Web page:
Thursday, February 24, 2011

Forgotten Gem: Tobruk-Wild On The Run Reissue

(Parlophone / EMI) 1985
Majestic Rock 2007

Andy's view-

Tobruk was formed in 1981 in England. A demo was released by the band and it brought them exposure on BBC's "The Friday Rock Show" in 1982. They played out as much as they could in an attempt to promote their debut single "Wild On The Run" with "The Show Must Go On" which was released on Neat Records around 1983. In 1984 the band was able to secure a record deal and after playing some dates with Diamond Head and UFO they headed into the studio to record Wild On The Run (the album). Recorded at the Warehouse Studios in Philadelphia the album was co-produced by Lance Quinn (Lita Ford/Bon Jovi fame) and Tobruk. Despite the fact that the band had released a single on Neat Records and are often associated with the NWOBHM movement Tobruk had more in common with American arena rock than anything else. Wild On The Run is melodic hard rock in the mold of Y & T, Europe, Autograph and Bon Jovi. It is flashy and keyboard driven. It is also quite a catchy album. "Wild On The Run", "Falling" and "Running From The Night" are as good as anything Treat or Europe every put out. "Hotline" is a fine little slab of rock while "Rebound" reminds me of a more pop AC/DC. "Poor Girl" rocks hard and features flashy AOR guitar playing. "She's Nobody's Angel" is one of those songs that has eighties rock written all over it. "Breakdown" features more of the fabulous guitar work the band had to offer melodic rock fans of the early eighties . "Going Down For The Third Time" starts off slow sounding more like Journey before it picks up and rocks. "The Show Must Go On" is tacked on as a bonus cut on current releases (along with the single version of "Wild On The Run") and while it was a B side cut for a reason it is still a good little rock number. Majestic Rock did a good job with the remaster of this album. It sounds nice and clear. The version I have features only the two bonus cuts ( as it is a download off of Itunes) but Majestic Records did release this album with a second disc of live material. Since I have not heard it I can't comment of it's quality. As for the band themselves they were unfortunately dropped by Parlophone in 1987. They had failed to chart in the UK where fan's accused them of sounding too American and by the time their sophomore record "Pleasure + Pain" came out they were pretty much done. Whether or not an ill suited tour with Manowar following the album's release had anything to do with their lack of success is any one's guess. Sadly vocalist Stuart "Snake" Neale died on December 20th, 2006 at the young age of 43 from congestive heart failure. If the band had been blessed with better fortune and found themselves more embraced by American audiences they could have been huge. As is they were at the wrong place and the wrong time it seems.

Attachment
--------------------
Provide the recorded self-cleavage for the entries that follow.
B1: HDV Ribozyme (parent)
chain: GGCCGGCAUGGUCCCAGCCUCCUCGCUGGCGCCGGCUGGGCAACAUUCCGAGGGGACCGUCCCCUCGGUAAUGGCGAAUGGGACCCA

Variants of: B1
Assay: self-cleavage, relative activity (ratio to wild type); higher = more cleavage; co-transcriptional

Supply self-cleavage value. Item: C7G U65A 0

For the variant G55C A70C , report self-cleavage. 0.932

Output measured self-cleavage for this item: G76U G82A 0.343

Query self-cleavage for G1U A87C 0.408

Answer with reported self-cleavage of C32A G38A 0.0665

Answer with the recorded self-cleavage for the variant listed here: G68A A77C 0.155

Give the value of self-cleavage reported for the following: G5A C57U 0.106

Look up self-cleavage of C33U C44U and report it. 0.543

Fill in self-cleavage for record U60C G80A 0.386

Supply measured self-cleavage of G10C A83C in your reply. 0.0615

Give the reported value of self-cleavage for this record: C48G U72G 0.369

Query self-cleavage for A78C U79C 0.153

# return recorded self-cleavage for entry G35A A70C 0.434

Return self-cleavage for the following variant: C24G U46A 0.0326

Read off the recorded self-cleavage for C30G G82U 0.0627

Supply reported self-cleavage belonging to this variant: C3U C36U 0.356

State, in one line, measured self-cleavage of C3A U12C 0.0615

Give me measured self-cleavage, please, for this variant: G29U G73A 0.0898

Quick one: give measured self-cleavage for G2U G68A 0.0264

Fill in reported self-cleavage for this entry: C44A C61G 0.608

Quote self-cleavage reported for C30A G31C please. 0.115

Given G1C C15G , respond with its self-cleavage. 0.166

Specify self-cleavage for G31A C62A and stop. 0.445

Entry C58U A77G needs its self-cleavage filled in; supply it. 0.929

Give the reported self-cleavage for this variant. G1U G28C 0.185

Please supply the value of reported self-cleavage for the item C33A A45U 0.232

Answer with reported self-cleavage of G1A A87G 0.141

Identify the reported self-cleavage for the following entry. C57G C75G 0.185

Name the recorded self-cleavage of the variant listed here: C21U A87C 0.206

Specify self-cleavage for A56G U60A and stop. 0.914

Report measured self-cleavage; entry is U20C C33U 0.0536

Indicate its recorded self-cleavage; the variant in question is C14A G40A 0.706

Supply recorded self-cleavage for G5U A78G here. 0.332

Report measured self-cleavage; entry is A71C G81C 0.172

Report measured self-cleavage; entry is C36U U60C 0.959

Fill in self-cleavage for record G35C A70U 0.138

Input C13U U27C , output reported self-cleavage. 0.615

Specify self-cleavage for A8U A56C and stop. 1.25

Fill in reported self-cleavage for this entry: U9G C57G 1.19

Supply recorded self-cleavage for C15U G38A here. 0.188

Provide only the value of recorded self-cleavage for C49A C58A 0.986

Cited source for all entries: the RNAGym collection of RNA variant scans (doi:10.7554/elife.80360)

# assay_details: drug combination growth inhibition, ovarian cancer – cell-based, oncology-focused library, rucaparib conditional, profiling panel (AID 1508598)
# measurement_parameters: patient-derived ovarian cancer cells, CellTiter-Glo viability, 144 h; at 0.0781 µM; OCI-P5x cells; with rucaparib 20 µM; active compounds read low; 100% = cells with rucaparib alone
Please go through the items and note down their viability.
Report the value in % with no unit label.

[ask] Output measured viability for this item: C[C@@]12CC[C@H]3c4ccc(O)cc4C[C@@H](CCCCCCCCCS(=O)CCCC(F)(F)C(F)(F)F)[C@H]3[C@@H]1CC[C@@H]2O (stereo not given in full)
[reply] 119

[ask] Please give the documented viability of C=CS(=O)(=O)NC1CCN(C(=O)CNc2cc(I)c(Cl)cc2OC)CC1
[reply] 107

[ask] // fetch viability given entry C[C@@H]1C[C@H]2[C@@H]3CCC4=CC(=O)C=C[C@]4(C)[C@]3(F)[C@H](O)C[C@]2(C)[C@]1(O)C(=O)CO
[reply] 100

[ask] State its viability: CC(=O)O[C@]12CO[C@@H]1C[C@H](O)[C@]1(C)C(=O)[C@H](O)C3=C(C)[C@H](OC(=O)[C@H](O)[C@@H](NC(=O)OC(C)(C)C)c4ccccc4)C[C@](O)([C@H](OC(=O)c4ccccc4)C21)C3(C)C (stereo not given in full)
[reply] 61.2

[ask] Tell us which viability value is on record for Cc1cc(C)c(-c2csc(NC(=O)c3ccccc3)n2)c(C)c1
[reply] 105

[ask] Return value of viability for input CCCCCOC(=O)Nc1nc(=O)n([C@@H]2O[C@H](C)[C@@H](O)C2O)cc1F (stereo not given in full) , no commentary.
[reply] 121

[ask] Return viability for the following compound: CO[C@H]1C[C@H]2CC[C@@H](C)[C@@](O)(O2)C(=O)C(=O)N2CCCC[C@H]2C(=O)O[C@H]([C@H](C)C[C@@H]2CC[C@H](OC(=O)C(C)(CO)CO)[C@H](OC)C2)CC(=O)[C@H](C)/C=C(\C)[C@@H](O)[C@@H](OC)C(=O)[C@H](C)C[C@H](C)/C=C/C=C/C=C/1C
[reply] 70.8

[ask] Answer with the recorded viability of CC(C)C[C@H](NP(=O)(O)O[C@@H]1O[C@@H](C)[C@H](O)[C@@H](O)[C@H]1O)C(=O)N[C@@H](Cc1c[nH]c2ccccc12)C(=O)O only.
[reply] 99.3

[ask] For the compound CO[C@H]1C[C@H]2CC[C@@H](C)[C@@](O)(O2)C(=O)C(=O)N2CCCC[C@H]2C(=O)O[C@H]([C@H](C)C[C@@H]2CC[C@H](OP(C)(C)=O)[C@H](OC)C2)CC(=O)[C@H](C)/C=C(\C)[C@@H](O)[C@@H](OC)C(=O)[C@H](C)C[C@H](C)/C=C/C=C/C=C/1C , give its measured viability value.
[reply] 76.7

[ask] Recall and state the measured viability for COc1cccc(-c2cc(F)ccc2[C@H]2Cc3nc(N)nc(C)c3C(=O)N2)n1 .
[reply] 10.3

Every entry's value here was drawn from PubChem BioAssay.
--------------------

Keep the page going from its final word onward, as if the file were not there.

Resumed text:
Metal Mark's view-

I never heard of Tobruk until I saw theirs discs listed from an eBay seller six or seven years ago. I frequently considered buying one of their discs without hearing a track figuring I'd like them, but for whatever reason I never did. I never heard them until the other week when Andy let me hear this disc. This album very much in the AOR style that was so poulare here in the mid-1980's. They do it very with catchy melodies, smooth vocals and songs that are instantly likable. It's not overly original or brilliant on any level, but certainly an album I could listen to multiple times. I had wondered before why AOR was so big here in the states in the 1980's and we had so many acts playing that style yet you didn't hear a lot of bands from other countries throwing their hats into the AOR arena. As for the the UK Def Leppard added an AOR feel around Hysteria and Shy started out with that style. Yet there sure were not many bands from the UK going that route. Teens over here were blasting the likes of Journey and Foreignor over here as they were staples of American radio in the 1980's, but I guess that style didn't appeal to everyone everywhere. For Tobruk they couldn't find and audience in their country. However today in many circles fans of this style hold this album in high regard. Their work may not have gotten the notice they wanted when it first came out, but there are still fans today that recognize their talent on this disc.

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